I drank my tea as Rind explained how they’d discovered the now deceased while scouting the outer village, west of the castle.

“They’d been camping out in hollowed trees southwest of the mountains.”

“Do you think they intended to travel all the way here? Or were they simply spies?”

“They did not say?” he asked.

I said nothing. Not because they didn’t say anything. They’d said plenty, pleading and crying like a pack of weak trouser-wetting idiots. I just hadn’t cared to ask.

“Niece,” Rind began. “Might I remind you that if you insist on taking my finds from me and my men to exact revenge yourself, then you need to at least allow us time with them first.”

“I’ll question them next time,” I said.

He sighed. “As you wish.”

The sun crested the spire windows, flicking arrows of blinding light across the stone table and the gray and red tapestry hanging from the rafters and stone walls.

I tried not to flinch and pushed my chair back to escape its warmth.

The doors crashed open, and Mintale rushed in behind Truin, our spellcaster.

Truin’s yellow hair, curled like a ram’s horns on either side of her head, bounced around her ears, and her eyes met mine with obvious delight. “Majesty,” she said, out of breath. “May I sit?”

I tapped my nails over the table, knowing I needed sleep, yet knowing I’d lay there for hours, staring at the towering granite ceiling. “If you must.”

She unfurled a map, spreading it over a plate of bacon.

I frowned at it. “What is that?”

“A map.”

I rolled my eyes. “I know that. What good is it to me?”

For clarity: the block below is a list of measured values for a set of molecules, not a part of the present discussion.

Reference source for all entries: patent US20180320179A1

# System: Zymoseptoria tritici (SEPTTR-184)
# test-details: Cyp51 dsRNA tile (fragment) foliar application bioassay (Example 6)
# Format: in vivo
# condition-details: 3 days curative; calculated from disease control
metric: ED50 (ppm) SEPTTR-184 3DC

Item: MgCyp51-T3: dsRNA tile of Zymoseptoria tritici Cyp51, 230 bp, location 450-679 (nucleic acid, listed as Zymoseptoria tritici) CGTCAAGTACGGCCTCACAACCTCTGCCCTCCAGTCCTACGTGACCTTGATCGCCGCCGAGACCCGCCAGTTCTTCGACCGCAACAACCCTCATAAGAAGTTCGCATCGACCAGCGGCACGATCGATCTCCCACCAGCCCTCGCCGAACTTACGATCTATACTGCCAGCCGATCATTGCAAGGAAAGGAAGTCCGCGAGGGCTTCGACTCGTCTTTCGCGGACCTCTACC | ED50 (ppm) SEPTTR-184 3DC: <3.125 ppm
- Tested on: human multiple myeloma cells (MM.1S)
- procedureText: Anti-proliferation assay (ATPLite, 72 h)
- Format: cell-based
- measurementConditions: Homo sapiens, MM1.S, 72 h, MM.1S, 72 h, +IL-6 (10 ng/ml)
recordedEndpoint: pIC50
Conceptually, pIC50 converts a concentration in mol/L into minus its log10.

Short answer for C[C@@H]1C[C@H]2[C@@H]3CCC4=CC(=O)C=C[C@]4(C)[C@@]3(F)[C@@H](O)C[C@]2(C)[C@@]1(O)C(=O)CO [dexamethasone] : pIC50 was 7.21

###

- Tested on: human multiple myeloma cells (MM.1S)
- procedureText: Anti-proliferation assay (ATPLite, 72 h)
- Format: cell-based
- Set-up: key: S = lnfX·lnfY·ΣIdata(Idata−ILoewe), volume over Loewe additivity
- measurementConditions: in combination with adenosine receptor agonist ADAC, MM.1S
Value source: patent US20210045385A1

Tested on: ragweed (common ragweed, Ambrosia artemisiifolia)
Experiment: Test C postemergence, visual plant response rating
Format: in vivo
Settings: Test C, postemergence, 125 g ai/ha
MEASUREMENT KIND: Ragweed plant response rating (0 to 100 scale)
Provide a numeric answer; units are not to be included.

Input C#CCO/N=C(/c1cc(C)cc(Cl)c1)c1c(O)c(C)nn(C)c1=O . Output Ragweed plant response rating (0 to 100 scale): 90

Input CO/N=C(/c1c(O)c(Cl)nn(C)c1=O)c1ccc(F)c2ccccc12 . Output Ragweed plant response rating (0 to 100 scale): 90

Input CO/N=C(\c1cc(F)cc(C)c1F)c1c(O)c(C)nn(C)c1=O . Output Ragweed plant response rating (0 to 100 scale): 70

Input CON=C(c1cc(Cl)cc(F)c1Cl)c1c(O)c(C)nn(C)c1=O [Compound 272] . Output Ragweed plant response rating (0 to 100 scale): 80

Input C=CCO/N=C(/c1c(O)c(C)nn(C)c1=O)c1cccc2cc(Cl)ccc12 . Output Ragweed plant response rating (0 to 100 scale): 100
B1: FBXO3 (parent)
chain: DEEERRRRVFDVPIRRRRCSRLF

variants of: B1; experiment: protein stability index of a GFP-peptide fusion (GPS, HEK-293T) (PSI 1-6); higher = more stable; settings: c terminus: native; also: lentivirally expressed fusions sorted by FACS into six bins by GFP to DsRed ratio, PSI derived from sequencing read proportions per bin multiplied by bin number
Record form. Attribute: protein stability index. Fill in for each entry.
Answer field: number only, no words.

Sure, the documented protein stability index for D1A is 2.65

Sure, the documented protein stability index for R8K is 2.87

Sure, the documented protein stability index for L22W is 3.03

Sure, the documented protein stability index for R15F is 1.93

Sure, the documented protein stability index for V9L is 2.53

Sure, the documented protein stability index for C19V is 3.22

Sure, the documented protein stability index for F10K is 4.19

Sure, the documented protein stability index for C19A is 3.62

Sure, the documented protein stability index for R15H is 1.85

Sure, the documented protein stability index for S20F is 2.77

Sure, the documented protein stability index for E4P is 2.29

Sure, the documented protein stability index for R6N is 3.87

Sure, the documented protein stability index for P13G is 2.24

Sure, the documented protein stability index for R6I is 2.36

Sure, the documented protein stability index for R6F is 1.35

Truin bit her lips, unfazed by my temper, as per usual. About to talk, she glanced around, taking note of the guards and Mintale’s presence.

“Speak,” I said, out of patience.

Swallowing, she expelled a breath and nodded. “I found him.” She stabbed a finger at a black blob of land on the map. “Right here, in a tiny town called Crestinburg in The Edges.”

My heart kicked, then ceased beating. The drapes in the room began to flap, and the guards struggled to keep their stares fixed forward.

Closing my eyes, I drew in a deep inhale. I’d have to kill her. I’d known Truin since I was an infant, but I’d have to kill her all the same.

“Ainx,” I called.

Truin laughed. “Oh, shush. Do you think I’m here only to taunt you?”

Ainx, head of my personal guard, was by my side in an instant. I waved him off, and he took three steps back.

Through gritted teeth, I hissed, “I will have your tongue, at the very least, for uttering his whereabouts.”

Yanking the map from her grasp, I was about to rip it to pieces when she rushed out, “He’s to be married on the eve of the next full moon.” Her next words were soft with apprehension. “He’s to be married tonight.”

The map fell from my pinched fingertips, and the remains of my heart plummeted with it. “I beg your pardon?”

Truin nodded, then lowered her gaze. “Delon, from a neighboring coven, reported hearing of it in her sleep.” Her eyes met mine, a world of pity unable to be veiled. “I knew you wouldn’t want to know his whereabouts or what he was doing with his new life, but I knew you’d want to know should something dire arise, so a few of us have kept our subconscious on call.”